Greek Island Hopper Part 1: Athens

After a quick layover in Amsterdam, this was the beginning of our real adventure. We met our Contiki group at the Poseidon Hotel, around 45 minutes outside of the city of Athens and facing the beach. Our hotel had gorgeous sea views, but it was on our second day in the city that we really got down to exploring. Rather than joining our Contiki group on the first day, we decided to take things at our own pace and explore the city from the city bus tour.

Acropolis Museum

Our first stop was the Acropolis Museum, which is much more Erin’s style than mine. Personally, I love to see the sights in their own environment, but find museums all a bit tedious, but I joined her in the spirit of seeing everything that Athens had to offer and I actually enjoyed it a lot more than I thought. With tons of ruins and statues taken from the site of the Acropolis, it’s an incredible museum with a beautiful layout, perfect for history enthusiasts. It also gave you a chance to see some of the ruins close up, when ordinarily they would be much too high to study in detail.

Parthenon & Acropolis

Next up was the Acropolis and the Parthenon itself. The Acropolis is the remains of an ancient Greek city, with the ruins of a temple known as the Parthenon at its centre. It was incredible to see the level of detail in the ruins, and walk in the midst of an area that was so important to Ancient Greece. Athens is one of those cities where the new, industrial developments have met ancient history; but at the top of the hill where the Acropolis lies, you truly feel like you have taken a step back in time.

Acropolis

Acropolis

Acropolis

Acropolis

Acropolis

Acropolis

Temple of Zeus

The Temple of Zeus is another one of those places where the old meets the new. Right in the midst of new Athens, and within walking distance of Syntagma Square lies the Temple of Zeus, dedicated to the King of the twelve Olympian Gods. It dates back to the 6th century BC, and is situated in the midst of a gorgeous grassy park-like enclosure, providing a tranquil getaway from the bustle of Athens as you settle back into ancient history once again. Once again, the architecture is absolutely stunning, making photography an utter dream.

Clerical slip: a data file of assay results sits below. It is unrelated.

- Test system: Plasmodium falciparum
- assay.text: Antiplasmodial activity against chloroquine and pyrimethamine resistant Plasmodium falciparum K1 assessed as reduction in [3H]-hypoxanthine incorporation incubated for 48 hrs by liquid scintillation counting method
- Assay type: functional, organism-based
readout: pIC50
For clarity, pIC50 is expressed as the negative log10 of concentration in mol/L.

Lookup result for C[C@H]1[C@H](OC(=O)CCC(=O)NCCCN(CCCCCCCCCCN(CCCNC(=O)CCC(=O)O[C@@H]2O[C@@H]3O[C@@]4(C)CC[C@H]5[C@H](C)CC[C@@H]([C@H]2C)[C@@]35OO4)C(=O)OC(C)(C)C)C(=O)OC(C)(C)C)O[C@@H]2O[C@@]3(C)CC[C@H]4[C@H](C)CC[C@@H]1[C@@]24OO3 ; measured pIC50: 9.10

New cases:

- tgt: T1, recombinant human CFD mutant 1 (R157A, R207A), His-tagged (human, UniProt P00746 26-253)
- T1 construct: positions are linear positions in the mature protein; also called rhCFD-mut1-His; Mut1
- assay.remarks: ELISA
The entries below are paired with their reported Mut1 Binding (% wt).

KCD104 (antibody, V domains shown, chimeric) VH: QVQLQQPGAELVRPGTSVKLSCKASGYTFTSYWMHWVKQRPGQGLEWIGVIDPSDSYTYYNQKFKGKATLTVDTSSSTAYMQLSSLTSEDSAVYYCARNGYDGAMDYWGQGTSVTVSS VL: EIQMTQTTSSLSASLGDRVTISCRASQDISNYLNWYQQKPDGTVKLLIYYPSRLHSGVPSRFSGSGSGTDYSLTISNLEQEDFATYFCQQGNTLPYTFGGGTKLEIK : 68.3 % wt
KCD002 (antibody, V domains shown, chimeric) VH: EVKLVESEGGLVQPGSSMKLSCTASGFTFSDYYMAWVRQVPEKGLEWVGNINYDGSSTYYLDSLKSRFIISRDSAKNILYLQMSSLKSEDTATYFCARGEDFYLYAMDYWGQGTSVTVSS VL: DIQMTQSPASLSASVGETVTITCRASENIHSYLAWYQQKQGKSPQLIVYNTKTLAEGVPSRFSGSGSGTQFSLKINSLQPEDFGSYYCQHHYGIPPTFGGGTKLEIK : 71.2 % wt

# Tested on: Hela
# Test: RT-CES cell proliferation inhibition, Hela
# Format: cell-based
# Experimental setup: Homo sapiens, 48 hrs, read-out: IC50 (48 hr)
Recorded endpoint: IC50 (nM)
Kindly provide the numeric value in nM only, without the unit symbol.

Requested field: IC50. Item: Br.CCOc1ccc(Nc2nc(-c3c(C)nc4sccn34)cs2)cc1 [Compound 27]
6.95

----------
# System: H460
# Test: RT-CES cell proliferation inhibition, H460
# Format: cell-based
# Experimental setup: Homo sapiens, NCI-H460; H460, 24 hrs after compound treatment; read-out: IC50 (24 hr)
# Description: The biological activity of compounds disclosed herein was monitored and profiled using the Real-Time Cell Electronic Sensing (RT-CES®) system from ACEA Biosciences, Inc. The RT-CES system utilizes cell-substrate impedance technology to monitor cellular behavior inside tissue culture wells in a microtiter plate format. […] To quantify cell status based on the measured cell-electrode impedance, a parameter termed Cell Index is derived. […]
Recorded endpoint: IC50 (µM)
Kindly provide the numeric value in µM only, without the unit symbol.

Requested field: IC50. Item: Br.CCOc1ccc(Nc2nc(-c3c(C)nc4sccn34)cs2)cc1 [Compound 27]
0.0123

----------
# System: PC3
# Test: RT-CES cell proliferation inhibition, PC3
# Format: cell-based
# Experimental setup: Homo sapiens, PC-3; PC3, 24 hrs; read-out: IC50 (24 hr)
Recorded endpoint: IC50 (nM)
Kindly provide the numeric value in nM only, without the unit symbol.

Temple of Olympian Zeus

Temple of Olympian Zeus

Olympic Stadium

We only spotted this one from the bus, but before I came to Athens, my mum’s boss told me the tale of how the Olympic Marathon got its name, which seems pretty appropriate at this point. It turns out that a Greek Messenger in 490BC ran from the city of Marathon all of the way to Athens to deliver the message that the Greeks had won the Battle of Marathon, and died as soon as he got there. This was then declared the distance and name of what we know today as the marathon. Pretty cool, eh?

Olympic Stadium, Athens

Changing of the Guards

Our Contiki Trip Manager, Nicole told us all that the Changing of the Guards in Athens is a must-see, and one for the bucket list, so we felt particularly privileged to see it twice! We saw it once whilst stuck in traffic on the tour bus, and later again when we joined our Contiki group for a traditional Greek meal that evening. In Syntagma Square, trained soldiers stand guard in front of the Tomb of the Unknown Soldier, changing every hour with a flamboyant and ceremonial march. It is a great honour to be chosen as one of these guards, and they can only be chosen if they have dark skin and dark features.

Changing of the Guards, Athens

Changing of the Guards, Athens
Traditional Greek Dancing

Our final stop before leaving Athens was a traditional Greek meal in the heart of Athens. Here, I tasted my first sample of tzatziki, some pork souvlaki, and a variety of traditional Greek starters which were absolutely delicious. It was also here that I drank my very first glass of wine (yes, really!!) before sitting back to enjoy the traditional Greek dancing that entertained us as we ate. This was a really relaxed and enjoyable night, and our whole Contiki group even got up to try our hand at our own bit of Greek dancing, complete with customary chants of “OPAAA” that echoed through the restaurant.

Traditional Greek Dancing

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